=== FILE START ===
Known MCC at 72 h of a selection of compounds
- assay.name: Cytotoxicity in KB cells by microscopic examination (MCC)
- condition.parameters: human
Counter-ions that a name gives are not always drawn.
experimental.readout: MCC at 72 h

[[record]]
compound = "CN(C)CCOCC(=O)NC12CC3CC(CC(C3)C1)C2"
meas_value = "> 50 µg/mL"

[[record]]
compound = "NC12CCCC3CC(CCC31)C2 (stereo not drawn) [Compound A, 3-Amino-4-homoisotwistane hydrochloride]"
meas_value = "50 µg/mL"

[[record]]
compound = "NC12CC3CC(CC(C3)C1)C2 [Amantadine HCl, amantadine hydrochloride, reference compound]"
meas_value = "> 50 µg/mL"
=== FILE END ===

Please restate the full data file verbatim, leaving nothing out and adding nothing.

Known MCC at 72 h of a selection of compounds
- assay.name: Cytotoxicity in KB cells by microscopic examination (MCC)
- condition.parameters: human
Counter-ions that a name gives are not always drawn.
experimental.readout: MCC at 72 h

[[record]]
compound = "CN(C)CCOCC(=O)NC12CC3CC(CC(C3)C1)C2"
meas_value = "> 50 µg/mL"

[[record]]
compound = "NC12CCCC3CC(CCC31)C2 (stereo not drawn) [Compound A, 3-Amino-4-homoisotwistane hydrochloride]"
meas_value = "50 µg/mL"

[[record]]
compound = "NC12CC3CC(CC(C3)C1)C2 [Amantadine HCl, amantadine hydrochloride, reference compound]"
meas_value = "> 50 µg/mL"